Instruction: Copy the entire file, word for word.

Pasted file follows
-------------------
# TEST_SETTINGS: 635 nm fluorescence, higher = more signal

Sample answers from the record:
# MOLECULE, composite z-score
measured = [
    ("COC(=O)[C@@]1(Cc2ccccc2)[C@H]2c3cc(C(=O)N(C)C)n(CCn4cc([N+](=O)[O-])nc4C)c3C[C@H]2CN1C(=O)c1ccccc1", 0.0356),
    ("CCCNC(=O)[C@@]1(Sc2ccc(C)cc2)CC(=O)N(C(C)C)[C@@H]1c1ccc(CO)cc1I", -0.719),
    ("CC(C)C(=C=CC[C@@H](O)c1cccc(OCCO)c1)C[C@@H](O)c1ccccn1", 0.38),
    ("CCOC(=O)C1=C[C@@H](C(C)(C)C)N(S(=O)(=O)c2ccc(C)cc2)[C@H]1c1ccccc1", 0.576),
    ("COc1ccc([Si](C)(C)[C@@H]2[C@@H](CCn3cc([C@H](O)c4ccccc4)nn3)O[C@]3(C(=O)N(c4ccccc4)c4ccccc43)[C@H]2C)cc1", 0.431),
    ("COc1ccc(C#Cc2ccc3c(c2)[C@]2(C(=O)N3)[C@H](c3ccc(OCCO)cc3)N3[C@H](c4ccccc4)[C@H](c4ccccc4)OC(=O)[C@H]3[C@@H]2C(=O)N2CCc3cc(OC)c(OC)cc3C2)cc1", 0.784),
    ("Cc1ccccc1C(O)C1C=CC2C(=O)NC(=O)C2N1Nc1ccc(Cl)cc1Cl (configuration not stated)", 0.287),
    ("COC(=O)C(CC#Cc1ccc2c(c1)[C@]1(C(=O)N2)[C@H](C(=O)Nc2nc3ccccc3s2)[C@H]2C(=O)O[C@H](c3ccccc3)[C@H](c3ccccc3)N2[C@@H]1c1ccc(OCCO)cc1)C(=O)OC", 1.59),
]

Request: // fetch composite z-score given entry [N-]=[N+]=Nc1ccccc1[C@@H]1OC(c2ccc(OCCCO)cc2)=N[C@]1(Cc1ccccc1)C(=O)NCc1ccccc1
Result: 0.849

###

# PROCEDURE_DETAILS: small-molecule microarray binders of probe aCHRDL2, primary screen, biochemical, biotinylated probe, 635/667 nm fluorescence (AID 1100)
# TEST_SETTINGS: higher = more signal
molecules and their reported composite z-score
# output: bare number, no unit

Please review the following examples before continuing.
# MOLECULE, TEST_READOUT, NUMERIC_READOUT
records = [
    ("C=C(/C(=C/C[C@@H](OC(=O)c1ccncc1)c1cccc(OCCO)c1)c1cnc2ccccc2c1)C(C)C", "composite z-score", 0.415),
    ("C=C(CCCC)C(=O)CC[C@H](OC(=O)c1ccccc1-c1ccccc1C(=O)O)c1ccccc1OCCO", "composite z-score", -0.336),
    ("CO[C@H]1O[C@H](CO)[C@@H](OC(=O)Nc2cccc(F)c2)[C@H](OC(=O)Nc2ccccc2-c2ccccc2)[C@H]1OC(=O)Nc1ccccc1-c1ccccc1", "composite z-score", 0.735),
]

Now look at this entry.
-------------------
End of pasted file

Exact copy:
# TEST_SETTINGS: 635 nm fluorescence, higher = more signal

Sample answers from the record:
# MOLECULE, composite z-score
measured = [
    ("COC(=O)[C@@]1(Cc2ccccc2)[C@H]2c3cc(C(=O)N(C)C)n(CCn4cc([N+](=O)[O-])nc4C)c3C[C@H]2CN1C(=O)c1ccccc1", 0.0356),
    ("CCCNC(=O)[C@@]1(Sc2ccc(C)cc2)CC(=O)N(C(C)C)[C@@H]1c1ccc(CO)cc1I", -0.719),
    ("CC(C)C(=C=CC[C@@H](O)c1cccc(OCCO)c1)C[C@@H](O)c1ccccn1", 0.38),
    ("CCOC(=O)C1=C[C@@H](C(C)(C)C)N(S(=O)(=O)c2ccc(C)cc2)[C@H]1c1ccccc1", 0.576),
    ("COc1ccc([Si](C)(C)[C@@H]2[C@@H](CCn3cc([C@H](O)c4ccccc4)nn3)O[C@]3(C(=O)N(c4ccccc4)c4ccccc43)[C@H]2C)cc1", 0.431),
    ("COc1ccc(C#Cc2ccc3c(c2)[C@]2(C(=O)N3)[C@H](c3ccc(OCCO)cc3)N3[C@H](c4ccccc4)[C@H](c4ccccc4)OC(=O)[C@H]3[C@@H]2C(=O)N2CCc3cc(OC)c(OC)cc3C2)cc1", 0.784),
    ("Cc1ccccc1C(O)C1C=CC2C(=O)NC(=O)C2N1Nc1ccc(Cl)cc1Cl (configuration not stated)", 0.287),
    ("COC(=O)C(CC#Cc1ccc2c(c1)[C@]1(C(=O)N2)[C@H](C(=O)Nc2nc3ccccc3s2)[C@H]2C(=O)O[C@H](c3ccccc3)[C@H](c3ccccc3)N2[C@@H]1c1ccc(OCCO)cc1)C(=O)OC", 1.59),
]

Request: // fetch composite z-score given entry [N-]=[N+]=Nc1ccccc1[C@@H]1OC(c2ccc(OCCCO)cc2)=N[C@]1(Cc1ccccc1)C(=O)NCc1ccccc1
Result: 0.849

###

# PROCEDURE_DETAILS: small-molecule microarray binders of probe aCHRDL2, primary screen, biochemical, biotinylated probe, 635/667 nm fluorescence (AID 1100)
# TEST_SETTINGS: higher = more signal
molecules and their reported composite z-score
# output: bare number, no unit

Please review the following examples before continuing.
# MOLECULE, TEST_READOUT, NUMERIC_READOUT
records = [
    ("C=C(/C(=C/C[C@@H](OC(=O)c1ccncc1)c1cccc(OCCO)c1)c1cnc2ccccc2c1)C(C)C", "composite z-score", 0.415),
    ("C=C(CCCC)C(=O)CC[C@H](OC(=O)c1ccccc1-c1ccccc1C(=O)O)c1ccccc1OCCO", "composite z-score", -0.336),
    ("CO[C@H]1O[C@H](CO)[C@@H](OC(=O)Nc2cccc(F)c2)[C@H](OC(=O)Nc2ccccc2-c2ccccc2)[C@H]1OC(=O)Nc1ccccc1-c1ccccc1", "composite z-score", 0.735),
]

Now look at this entry.